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New optical fibre sets world speed record

Macquarie University researchers and a team of Japanese, Dutch and Italian researchers have invented an optical fibre the thickness of a human hair which can carry the equivalent of more than 10 million fast home internet connections

Researcher academics at the Macquarie University along with a team of Japanese, Dutch and Italian researchers have set a new speed record for an industry-standard optical fibre, achieving 1.7 Petabits – the equivalent to the combined speed of 17 million NBN broadband internet connections – over a 67km length of fibre.

The fibre, which contains 19 cores that can each carry a signal, meets the global standards for fibre size ensuring that it can be adopted without massive infrastructure change. And it uses less digital processing, greatly reducing the power required per bit transmitted.

Macquarie University researchers developed a glass chip, which was essential to the creation of a 19-core optical fibre.

“We’ve created a compact glass chip with a wave guide pattern etched into it by 3D laser printing technology. It allows feeding of signals into the 19 individual cores of the fibre simultaneously with uniform low losses. Other approaches are limited in the number of cores and result in the loss of too much light, which reduces the efficiency of the transmission system,” says Dr Simon Gross from Macquarie University’s School of Engineering.

“It’s been exciting to work with the Japanese leaders in optical fibre technology. I hope we’ll see this technology in subsea cables within five to 10 years.”

Another researcher involved in the team, Professor Michael Withford from Macquarie University’s School of Mathematical and Physical Sciences, believes this breakthrough in optical fibre technology has far-reaching implications.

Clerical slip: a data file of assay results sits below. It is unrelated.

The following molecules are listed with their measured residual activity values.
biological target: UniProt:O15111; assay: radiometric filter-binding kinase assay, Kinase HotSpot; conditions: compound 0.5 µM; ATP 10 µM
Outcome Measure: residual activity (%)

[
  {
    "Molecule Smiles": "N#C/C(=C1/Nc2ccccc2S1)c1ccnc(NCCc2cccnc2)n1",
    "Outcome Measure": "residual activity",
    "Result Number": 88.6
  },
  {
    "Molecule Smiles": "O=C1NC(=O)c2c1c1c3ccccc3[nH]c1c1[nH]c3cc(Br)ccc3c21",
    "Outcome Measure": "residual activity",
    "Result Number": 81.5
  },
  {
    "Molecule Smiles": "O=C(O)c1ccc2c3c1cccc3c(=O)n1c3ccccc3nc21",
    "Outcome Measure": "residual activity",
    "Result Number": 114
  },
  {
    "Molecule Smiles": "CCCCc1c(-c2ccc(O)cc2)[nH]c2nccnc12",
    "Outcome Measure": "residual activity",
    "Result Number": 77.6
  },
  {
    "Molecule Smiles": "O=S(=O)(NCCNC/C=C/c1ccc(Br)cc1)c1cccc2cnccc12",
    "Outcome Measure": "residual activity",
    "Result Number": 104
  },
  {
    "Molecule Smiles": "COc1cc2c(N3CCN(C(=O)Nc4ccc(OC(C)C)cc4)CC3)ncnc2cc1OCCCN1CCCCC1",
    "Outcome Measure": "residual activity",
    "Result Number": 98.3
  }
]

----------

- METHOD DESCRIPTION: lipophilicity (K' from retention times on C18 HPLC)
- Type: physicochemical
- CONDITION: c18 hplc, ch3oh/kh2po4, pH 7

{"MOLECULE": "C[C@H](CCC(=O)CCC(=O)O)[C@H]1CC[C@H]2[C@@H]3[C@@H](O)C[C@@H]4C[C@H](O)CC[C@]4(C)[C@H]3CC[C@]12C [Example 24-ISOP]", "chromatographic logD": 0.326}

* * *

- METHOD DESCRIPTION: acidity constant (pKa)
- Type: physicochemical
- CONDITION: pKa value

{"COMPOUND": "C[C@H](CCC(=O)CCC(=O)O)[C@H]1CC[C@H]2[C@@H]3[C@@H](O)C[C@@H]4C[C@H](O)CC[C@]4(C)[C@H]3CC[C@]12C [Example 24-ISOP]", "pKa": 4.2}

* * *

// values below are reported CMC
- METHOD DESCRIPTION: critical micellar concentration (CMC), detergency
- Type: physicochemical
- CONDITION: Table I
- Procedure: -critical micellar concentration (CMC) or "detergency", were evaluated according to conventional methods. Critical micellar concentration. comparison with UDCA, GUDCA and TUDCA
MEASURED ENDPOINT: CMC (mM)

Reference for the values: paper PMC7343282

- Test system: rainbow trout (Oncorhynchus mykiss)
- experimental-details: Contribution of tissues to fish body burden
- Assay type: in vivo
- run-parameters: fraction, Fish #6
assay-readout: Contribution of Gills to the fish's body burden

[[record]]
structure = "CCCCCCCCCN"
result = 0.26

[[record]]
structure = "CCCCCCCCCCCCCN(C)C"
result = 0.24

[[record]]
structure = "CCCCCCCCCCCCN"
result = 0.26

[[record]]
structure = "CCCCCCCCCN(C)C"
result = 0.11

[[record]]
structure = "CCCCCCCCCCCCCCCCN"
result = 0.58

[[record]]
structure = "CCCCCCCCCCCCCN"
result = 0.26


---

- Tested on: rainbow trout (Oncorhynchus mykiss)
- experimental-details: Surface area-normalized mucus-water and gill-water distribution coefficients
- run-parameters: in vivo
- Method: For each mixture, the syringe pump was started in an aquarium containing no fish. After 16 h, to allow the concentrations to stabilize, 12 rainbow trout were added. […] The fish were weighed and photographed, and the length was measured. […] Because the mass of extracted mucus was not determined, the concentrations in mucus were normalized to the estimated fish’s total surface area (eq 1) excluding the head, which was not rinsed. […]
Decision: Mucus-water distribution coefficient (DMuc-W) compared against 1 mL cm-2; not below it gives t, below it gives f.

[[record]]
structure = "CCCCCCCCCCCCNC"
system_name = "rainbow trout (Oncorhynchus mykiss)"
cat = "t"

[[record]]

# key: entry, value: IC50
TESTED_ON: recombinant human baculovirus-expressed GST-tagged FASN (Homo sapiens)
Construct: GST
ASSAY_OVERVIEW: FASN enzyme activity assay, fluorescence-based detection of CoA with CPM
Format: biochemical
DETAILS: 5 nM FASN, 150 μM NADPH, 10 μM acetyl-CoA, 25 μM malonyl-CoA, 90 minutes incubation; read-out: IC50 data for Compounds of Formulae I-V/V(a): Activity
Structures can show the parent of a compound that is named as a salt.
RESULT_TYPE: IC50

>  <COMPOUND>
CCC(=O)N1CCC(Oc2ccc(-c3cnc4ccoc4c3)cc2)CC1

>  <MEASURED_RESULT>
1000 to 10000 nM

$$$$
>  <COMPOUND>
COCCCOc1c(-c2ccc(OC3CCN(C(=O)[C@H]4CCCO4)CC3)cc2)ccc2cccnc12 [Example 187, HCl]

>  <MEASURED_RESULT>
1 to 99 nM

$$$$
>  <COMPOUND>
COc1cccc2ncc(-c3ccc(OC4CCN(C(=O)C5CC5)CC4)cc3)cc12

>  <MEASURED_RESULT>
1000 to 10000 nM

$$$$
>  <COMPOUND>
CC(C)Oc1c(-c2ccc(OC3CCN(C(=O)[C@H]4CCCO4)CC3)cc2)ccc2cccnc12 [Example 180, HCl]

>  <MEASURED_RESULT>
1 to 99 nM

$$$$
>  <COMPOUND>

“The optical chip builds on decades of research into optics at Macquarie University,” says Professor Withford.

“The underlying patented technology has many applications including finding planets orbiting distant stars, disease detection, even identifying damage in sewage pipes.”

The fibre was developed by the Japanese National Institute of Information and Communications Technology (NICT, Japan) and Sumitomo Electric Industries Ltd. (SEI, Japan) and the work was performed in collaboration with the Eindhoven University of Technology in the Netherlands, University of L’Aquila in Italy and Sydney’s Macquarie University.

How optical fibres work

All the world’s internet traffic is carried through optical fibres which are each 125 microns thick (comparable to the thickness of a human hair). These industry standard fibres link continents, data centres, mobile phone towers, satellite ground stations and our homes and businesses.

Back in 1988, the first subsea fibre-optic cable across the Atlantic had a capacity of 20 Megabits or 40,000 telephone calls, in two pairs of fibres. Known as TAT 8, it came just in time to support the development of the World Wide Web. But it was soon at capacity.

The latest generation of subsea cables, such as the Grace Hopper cable which went into service in 2022, carries 22 Terabits in each of 16 fibre pairs. That’s a million times more capacity than TAT 8 but it’s still not enough to meet the demand for streaming TV, video conferencing and all our other forms of global communication.

“Decades of optics research around the world has allowed the industry to push more and more data through single fibres,” says Dr Gross.

“They’ve used different colours, different polarisations, light coherence and many other tricks to manipulate light.”

Most current fibres have a single core that carries multiple light signals. But this current technology is practically limited to only a few Terabits per second due to interference between the signals.

“We could increase capacity by using thicker fibres. But thicker fibres would be less flexible, more fragile, less suitable for long-haul cables, and would require massive reengineering of optical fibre infrastructure.”

“We could just add more fibres. But each fibre adds equipment overhead and cost and we’d need a lot more fibres.”

Dr Gross says to meet the growing demand for movement of data, telecommunication companies need technologies that offer greater data flow for reduced cost. The new fibre contains 19 cores that can each carry a signal, a ground-breaking development which could impact many industries.

Dr Simon Gross is an ARC Future Fellow in the School of Engineering and MQ Photonics Research Centre.

Michael Withford is a Distinguished Professor (Core) in the School of Mathematical and Physical Sciences and the MQ Photonics Research Centre.

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